A retrospective review of cancer treatments and outcomes among Inuit referred from Nunavut

T.R. Asmis, M. Febbraro, G.G. Alvarez, J.N. Spaans, M. Ruta, A. Lalany, G. Osborne, G.D. Goss



Cancer is a health concern in Inuit populations. Unique cultural, dietary, and genetic factors and geographic isolation influence cancer epidemiology in this group. Inuit-specific data about oncology treatments and survival outcomes in Canadian Inuit referred to urban treatment centres are lacking.


A retrospective chart review of Inuit patients referred to The Ottawa Hospital Cancer Centre (tohcc) from the Baffin region of Nunavut between 2000 and 2010 was conducted. Nunavut cancer registry data were used to establish the percentage of cancer cases referred and their survival outcomes.


Of 307 cancer patients registered among Baffin-region Inuit, 216 [70% (63 men, 153 women)] were referred to tohcc for chemotherapy (ct) and radiation therapy (rt). Mean age in the referred group was 59.3 years (range: 25–89 years), and current smokers constituted half the group (52%). The cancers most  commonly leading to referral in men were lung (55%), colorectal (19%), and nasopharyngeal (11%) cancers; in women, they were lung (46%), colorectal (24%), breast (10%), nasopharyngeal (6%), and cervical (5%) cancers. Of the 216 referred patients, 82 (38%) had already undergone surgery, and 18 (8%) received chemoradiation or rt only, all given with curative intent. Among the surgical patients referred, 33 (40%) and 23 (28%) went on to receive adjuvant ct and adjuvant rt respectively. Among 116 patients referred for palliative care, 64 (55%) received ct, 76 (66%) received rt, 43 (37%) received both ct and rt, and 19 (16%) received neither treatment. Median all-stage overall survival was 10 months for patients with lung cancer [95% confidence interval: 6.1 to 13.9 months] and 37 months for patients with colorectal cancer [95% confidence interval: 14.8 to 59.2 months].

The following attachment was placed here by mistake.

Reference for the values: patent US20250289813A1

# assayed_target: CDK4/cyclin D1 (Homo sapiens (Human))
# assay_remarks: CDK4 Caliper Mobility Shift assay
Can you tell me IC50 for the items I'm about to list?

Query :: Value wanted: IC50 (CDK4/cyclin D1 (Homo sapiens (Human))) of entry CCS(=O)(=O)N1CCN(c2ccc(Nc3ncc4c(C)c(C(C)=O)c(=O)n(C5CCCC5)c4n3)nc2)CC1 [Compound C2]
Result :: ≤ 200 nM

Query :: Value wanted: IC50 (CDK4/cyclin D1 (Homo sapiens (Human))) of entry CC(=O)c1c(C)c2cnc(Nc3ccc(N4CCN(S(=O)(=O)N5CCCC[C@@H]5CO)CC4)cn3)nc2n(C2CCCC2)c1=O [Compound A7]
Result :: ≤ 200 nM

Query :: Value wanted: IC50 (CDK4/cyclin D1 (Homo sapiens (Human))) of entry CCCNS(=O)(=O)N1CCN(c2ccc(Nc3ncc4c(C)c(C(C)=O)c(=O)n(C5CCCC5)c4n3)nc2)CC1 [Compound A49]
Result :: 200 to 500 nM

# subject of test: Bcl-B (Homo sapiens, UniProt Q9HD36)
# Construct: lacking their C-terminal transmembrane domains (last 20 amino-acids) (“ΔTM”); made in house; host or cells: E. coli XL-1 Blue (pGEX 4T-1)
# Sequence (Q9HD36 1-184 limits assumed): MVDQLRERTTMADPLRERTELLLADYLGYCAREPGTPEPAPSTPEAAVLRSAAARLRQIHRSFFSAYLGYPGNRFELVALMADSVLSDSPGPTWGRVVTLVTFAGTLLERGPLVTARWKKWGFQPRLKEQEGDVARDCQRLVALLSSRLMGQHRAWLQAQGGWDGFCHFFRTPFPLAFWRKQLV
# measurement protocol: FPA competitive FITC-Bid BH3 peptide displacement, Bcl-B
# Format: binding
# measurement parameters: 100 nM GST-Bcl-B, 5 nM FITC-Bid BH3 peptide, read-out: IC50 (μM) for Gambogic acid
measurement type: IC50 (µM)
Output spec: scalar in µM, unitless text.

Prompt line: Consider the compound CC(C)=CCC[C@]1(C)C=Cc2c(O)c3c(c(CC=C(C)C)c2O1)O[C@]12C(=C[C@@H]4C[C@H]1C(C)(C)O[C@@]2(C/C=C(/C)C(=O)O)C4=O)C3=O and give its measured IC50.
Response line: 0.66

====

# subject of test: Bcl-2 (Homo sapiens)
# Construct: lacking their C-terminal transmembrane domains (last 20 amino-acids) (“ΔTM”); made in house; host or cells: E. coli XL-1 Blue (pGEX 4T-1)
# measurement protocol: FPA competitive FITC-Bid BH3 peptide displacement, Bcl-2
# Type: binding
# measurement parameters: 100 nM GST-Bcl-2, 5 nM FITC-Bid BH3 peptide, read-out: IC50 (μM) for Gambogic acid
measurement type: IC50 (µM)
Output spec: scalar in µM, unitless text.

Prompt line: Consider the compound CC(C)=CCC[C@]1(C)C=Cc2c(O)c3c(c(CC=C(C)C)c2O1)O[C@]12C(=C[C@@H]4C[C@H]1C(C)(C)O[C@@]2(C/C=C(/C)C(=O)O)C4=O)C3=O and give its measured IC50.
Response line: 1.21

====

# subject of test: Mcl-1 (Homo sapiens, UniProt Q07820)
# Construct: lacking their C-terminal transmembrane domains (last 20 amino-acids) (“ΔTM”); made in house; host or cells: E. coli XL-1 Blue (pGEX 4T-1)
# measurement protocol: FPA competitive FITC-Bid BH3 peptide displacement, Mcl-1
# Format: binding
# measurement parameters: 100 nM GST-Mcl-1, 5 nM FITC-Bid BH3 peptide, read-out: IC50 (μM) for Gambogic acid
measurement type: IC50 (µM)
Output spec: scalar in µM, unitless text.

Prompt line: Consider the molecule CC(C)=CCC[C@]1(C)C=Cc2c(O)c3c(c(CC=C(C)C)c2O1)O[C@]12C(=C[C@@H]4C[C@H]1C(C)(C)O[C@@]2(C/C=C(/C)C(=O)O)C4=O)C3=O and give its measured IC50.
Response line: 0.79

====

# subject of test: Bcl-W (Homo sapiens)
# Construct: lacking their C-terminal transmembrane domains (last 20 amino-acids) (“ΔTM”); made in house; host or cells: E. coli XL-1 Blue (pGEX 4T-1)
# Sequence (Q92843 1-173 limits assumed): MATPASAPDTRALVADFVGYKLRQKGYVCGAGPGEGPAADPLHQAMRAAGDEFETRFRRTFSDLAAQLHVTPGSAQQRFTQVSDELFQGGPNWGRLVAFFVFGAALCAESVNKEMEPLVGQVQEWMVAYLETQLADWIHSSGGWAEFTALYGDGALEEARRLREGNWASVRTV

High uptake of palliative and adjuvant ct and rt was observed in the Inuit patients referred to tohcc. Lung cancer was the most common cancer in referred Inuit men and women. The survival rates for Inuit lung cancer patients referred to tohcc were comparable to those in the rest of Canada. Further research is required to understand reasons for non-referral of Canadian Inuit to tohcc.


Inuit; treatment; survival; travel

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DOI: http://dx.doi.org/10.3747/co.22.2421

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ISSN: 1198-0052 (Print) ISSN: 1718-7729 (Online)